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Good news Tuesday (5/29/2012)

By Scott Barancik/Jewish Baseball News

Because Monday was Memorial Day, dontcha know:

  • Texas Rangers 2B Ian Kinsler broke out of a 27-game HR slump on Sunday (5/27/2012) with a HR, double, and four RBIs in a 12-6 triumph over the Texas Rangers. Despite the drought, Kinsler leads the majors with 41 runs scored. Sunday’s two-hit game was his fifth in six starts.
  • After an impressive debut with the Boston Red Sox in 2010, neck and shoulder surgery sidelined LF Ryan Kalish for the better part of the past year. But in the first game of a rehab stint with the Salem Red Sox (A-advanced) last week, the 24-year-old celebrated his return with a HR and a single, and yesterday (5/28/2012) he even stole a base. Way to go, Ryno.
  • Success has split up the power duo of San Diego Padres sluggers Nate Freiman and Cody Decker. While playing for the San Antonio Missions (AA) this season, the pair led the Texas League with 14 HRs apiece. Alas, Decker was promoted to AAA last week. So far he’s earned his keep: through 6 games and 22 at-bats, he is hitting .364 with a HR, three doubles, two RBIs, and an OPS of 1.098.
  • Ryan Sadowski led the Lotte Giants of the Korean Baseball Organization to victory Saturday (5/26/2012) with a 3-hit, complete-game performance. The 6’4″ hurler, whom Korean fans call “Dow,” is enjoying his third season with the team after completing one of the more unusual MLB careers. Called up in 2009 by the San Francisco Giants, the University of Florida alum promptly delivered two shutouts, followed by four less-impressive outings that led him back to AAA. Rather than try returning to The Show in 2010, Sadowski indulged his wanderlust by signing with the “other” Giants. At age 29, he’s young enough to revisit American baseball, but so far the iconoclastic Florida native is staying put. To learn more about this clever young man, see these 2011 and 2012 interviews.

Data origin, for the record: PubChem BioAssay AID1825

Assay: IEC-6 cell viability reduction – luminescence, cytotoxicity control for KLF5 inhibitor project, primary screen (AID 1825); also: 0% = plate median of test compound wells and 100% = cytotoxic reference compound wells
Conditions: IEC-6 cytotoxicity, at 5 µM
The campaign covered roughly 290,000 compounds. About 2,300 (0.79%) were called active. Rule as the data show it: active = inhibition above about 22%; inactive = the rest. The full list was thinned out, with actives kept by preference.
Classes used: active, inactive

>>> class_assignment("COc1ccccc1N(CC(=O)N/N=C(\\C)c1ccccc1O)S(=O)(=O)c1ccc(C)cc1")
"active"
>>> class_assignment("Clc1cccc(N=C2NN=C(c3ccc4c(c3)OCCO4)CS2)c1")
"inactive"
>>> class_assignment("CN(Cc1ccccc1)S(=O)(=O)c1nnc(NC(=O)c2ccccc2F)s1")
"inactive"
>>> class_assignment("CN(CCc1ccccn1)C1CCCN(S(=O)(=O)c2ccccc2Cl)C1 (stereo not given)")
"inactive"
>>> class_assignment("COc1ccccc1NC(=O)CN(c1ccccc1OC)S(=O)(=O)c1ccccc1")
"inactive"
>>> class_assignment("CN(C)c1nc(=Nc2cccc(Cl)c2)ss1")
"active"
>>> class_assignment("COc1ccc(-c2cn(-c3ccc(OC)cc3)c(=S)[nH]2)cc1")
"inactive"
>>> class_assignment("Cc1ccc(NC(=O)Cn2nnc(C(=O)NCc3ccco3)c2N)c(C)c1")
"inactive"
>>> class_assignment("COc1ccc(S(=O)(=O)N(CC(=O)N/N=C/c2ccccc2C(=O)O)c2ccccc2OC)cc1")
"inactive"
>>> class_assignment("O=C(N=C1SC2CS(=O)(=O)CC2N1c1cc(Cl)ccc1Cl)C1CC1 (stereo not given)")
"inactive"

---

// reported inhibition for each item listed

• It’s no fun being sent down to the minors, but Minnesota Twins 3B Danny Valencia is making the best of an opportunity to retool his mechanics. The 27-year-old started out slow with the Rochester Red Wings (AAA) but has hit .325 with 2 HRs and 9 RBIs in his past 10 games.
  • Second-year player Jack Marder of the High Desert Mavericks (A-advanced) is tearing up the California League. The Seattle Mariners prospect ranks among league leaders with a .368 batting average (2nd), .413 on-base percentage (3rd), and .566 slugging percentage (7th), to go along with 4 HRs and 24 RBIs in 136 at-bats. On Sunday (5/27/2012), Marder’s two-run single with two outs in the 12th inning earned the Mavericks a 3-2 win over the Modesto Nuts.
  • Released last week by the Minnesota Twins, P Jason Marquis is a free agent. Could the Twins’ loss be Team Israel’s gain?
  • Tampa Bay Rays OF Sam Fuld may be on the disabled list, but that didn’t stop him from appearing as a sabermetrics expert on a recent Rays broadcast. The Stanford alum is a former STATS Inc. intern who applied for the position after reading Michael Lewis’ book Moneyball.
  • And now our favorite headline of the week, from the San Francisco Chronicle: All Eyes are on Ryan Braun’s Groin. San Francisco’s reputation notwithstanding, the headline concerned a recent injury suffered by the reigning N.L. MVP.
Have any good news about Jewish athletes? Send it to